three hours later, “gotta go. gotta pick up car pool buddy at 7. shit, where’s my tie?” no coffee. no breakfast. a quick kiss goodbye. “what time will you be here tonight?” I ask. “after dark.” you reply. and when you shut the door I notice you left your key on my desk. and I know I won’t see you again. at least for a long time. if ever.

now it’s a year later. we kissed and made up last spring. sort of. and I’m still here. writing you. thinking. daydreaming. wishing. feeling like crap. and I can only guess if I’ll eat dinner alone tonight, next week, next year when you get home. or for the rest of my life. all I know is I’ll wait to find out.


1 Comment (Closed)


Hey S, sounds like a lot of water has flowed under your bridge since you quit Auld Reekie! Sorry to hear of your indisposition (very poetic word!) and hope things perk up soon on all fronts. As always, you do a great job of bearing your soul in words that match the mood. That’s what seperates poets from the rest of humanity; they can switch onto whichever sensory wavelength the occasion demands. I recommend a nice hot Laphroaig toddy and a return to the ‘stoic Highlander’ tradition- “Bugger today – here’s to the morrow”! It will work wonders.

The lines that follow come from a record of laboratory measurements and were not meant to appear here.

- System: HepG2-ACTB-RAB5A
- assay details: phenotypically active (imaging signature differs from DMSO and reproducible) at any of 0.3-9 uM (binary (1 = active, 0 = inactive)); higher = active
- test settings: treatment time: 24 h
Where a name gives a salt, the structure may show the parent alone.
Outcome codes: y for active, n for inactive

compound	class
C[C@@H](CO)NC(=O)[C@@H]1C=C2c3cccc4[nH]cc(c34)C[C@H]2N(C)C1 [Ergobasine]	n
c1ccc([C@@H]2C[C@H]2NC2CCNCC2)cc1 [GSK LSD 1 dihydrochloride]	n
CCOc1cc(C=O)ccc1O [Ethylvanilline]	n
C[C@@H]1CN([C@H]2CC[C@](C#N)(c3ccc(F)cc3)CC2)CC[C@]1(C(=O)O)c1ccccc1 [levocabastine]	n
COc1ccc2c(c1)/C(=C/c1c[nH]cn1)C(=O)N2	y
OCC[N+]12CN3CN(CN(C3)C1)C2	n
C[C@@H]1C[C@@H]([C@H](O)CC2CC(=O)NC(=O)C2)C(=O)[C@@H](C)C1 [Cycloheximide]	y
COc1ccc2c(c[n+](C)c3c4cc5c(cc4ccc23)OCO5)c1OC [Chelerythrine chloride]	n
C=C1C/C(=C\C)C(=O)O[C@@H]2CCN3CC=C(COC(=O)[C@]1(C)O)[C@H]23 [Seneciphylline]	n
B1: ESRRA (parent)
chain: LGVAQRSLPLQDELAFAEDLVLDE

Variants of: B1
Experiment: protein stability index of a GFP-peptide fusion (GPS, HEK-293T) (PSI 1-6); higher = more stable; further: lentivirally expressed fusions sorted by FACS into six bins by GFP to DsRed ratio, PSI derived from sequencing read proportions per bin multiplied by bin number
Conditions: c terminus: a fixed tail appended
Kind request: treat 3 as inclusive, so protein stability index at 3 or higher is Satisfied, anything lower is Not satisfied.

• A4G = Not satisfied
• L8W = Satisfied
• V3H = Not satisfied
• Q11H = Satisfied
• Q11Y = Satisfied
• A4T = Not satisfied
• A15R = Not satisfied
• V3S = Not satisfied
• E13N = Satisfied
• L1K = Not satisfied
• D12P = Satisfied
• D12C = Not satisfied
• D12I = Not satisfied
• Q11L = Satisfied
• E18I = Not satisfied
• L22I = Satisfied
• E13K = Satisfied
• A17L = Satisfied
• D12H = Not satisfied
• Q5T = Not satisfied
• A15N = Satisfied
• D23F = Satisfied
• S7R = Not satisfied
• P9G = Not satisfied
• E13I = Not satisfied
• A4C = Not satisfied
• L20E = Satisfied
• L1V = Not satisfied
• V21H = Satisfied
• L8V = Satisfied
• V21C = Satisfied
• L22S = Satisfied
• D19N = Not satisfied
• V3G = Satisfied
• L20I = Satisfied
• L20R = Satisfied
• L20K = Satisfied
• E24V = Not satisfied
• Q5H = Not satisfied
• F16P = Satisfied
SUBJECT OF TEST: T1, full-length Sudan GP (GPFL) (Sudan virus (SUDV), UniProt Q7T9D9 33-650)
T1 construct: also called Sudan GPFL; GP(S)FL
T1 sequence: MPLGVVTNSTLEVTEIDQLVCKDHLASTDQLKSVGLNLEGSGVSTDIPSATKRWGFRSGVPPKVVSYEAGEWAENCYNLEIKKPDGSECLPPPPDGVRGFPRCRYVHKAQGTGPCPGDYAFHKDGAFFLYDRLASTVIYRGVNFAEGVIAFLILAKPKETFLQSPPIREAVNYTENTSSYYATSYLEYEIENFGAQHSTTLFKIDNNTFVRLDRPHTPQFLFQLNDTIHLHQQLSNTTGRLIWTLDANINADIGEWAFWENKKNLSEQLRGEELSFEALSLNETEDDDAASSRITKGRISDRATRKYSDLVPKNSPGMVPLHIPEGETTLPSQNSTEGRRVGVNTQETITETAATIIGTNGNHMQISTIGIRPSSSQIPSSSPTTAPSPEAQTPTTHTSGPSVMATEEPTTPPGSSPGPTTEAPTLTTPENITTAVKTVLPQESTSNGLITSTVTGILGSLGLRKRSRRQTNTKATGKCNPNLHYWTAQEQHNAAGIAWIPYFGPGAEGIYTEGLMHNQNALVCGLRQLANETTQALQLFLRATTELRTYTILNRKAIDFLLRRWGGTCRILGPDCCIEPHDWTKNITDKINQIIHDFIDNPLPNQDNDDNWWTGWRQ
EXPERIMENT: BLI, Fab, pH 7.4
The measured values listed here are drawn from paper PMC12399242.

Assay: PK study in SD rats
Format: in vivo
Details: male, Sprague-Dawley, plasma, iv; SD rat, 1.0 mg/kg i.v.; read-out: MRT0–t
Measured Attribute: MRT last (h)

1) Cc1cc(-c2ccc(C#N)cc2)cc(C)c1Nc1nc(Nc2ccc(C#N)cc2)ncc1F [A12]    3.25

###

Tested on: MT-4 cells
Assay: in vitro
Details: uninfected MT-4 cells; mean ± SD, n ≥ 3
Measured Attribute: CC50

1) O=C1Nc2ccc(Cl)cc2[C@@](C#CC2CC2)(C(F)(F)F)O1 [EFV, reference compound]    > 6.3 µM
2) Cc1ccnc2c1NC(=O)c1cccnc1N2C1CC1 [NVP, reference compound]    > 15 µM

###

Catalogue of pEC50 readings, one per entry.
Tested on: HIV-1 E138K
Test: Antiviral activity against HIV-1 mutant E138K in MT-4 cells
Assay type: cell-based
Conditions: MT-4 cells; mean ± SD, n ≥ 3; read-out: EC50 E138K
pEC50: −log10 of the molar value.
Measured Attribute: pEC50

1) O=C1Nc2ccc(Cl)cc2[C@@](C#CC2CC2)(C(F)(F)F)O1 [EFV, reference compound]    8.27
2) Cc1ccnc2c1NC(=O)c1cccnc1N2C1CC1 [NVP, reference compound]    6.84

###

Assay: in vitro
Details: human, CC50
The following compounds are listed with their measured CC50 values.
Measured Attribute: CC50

Dec 16 2008 · 14:52

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The page you're reading contains a single diary entry entitled men's dinner (from May Day). It was posted here on December 14, 2008.